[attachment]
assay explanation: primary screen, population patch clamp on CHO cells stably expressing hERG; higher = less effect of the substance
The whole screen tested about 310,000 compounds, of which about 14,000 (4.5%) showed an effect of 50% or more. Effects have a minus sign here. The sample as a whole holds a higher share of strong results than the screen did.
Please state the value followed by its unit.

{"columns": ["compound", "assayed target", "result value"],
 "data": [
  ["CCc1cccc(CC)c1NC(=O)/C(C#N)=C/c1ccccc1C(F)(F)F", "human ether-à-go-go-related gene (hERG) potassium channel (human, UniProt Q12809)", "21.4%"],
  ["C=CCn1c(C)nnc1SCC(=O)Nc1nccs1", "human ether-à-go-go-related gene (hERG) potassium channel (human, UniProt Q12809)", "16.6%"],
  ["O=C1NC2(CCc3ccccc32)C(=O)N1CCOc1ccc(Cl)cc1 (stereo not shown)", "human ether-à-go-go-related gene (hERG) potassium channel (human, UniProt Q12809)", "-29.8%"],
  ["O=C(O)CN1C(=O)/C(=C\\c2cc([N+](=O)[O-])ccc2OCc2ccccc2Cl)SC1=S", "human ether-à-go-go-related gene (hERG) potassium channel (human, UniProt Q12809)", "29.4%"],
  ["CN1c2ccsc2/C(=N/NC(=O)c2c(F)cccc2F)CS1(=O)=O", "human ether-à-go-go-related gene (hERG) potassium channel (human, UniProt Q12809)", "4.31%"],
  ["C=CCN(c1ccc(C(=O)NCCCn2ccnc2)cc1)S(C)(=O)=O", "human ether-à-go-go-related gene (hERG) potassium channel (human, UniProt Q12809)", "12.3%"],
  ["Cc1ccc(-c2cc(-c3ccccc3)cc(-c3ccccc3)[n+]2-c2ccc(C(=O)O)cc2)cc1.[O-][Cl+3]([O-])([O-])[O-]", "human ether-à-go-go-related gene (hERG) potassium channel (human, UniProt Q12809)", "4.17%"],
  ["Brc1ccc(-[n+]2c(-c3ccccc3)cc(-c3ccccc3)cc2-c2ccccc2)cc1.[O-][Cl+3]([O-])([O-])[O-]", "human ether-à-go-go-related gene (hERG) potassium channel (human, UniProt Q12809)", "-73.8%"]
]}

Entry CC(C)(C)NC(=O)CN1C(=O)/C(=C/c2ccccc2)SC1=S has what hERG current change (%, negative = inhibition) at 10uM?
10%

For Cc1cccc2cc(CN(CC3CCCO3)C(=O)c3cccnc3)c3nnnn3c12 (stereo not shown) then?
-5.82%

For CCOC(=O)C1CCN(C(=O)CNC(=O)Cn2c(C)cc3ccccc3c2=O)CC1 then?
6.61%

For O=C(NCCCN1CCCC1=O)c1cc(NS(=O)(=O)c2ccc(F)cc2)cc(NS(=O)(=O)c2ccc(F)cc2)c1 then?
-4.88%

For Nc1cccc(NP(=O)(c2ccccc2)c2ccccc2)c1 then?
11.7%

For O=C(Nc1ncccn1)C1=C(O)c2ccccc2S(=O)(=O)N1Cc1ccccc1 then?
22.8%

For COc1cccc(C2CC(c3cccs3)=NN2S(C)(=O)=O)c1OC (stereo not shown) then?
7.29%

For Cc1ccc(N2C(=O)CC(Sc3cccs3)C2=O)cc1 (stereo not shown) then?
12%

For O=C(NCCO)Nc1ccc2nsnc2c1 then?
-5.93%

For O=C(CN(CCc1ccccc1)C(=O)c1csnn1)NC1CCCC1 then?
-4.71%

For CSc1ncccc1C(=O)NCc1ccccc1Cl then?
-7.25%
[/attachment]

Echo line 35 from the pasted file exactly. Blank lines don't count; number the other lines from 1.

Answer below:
For CSc1ncccc1C(=O)NCc1ccccc1Cl then?